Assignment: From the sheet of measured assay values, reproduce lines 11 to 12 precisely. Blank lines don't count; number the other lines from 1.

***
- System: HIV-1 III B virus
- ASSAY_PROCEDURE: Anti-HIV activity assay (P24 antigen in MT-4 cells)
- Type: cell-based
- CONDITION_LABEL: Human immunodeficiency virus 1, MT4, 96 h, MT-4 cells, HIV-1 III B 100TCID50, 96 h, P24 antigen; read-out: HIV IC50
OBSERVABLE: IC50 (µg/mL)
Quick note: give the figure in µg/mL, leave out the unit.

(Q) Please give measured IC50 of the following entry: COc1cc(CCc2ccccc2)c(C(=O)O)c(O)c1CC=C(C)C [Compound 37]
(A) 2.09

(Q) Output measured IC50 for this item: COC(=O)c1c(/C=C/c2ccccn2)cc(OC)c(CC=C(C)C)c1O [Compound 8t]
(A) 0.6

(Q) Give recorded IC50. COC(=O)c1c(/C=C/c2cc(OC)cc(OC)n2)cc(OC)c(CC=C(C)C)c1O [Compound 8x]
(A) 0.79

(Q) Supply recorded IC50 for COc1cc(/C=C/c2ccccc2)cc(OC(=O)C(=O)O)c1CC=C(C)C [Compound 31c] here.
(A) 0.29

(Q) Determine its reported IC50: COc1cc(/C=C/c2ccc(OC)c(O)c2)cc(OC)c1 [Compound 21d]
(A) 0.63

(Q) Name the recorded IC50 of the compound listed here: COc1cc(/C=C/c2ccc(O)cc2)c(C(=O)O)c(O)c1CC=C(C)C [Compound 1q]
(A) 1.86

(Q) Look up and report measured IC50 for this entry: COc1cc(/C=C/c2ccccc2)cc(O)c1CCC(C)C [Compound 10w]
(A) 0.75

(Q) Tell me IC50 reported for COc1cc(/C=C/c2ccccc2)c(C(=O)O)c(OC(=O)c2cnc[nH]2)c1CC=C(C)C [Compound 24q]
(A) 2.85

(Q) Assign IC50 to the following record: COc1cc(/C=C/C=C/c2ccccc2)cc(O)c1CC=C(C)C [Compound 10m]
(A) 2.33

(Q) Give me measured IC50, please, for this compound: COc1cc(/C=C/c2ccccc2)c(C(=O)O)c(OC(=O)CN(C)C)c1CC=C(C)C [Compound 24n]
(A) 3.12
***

(Q) Give recorded IC50. COC(=O)c1c(/C=C/c2cc(OC)cc(OC)n2)cc(OC)c(CC=C(C)C)c1O [Compound 8x]
(A) 0.79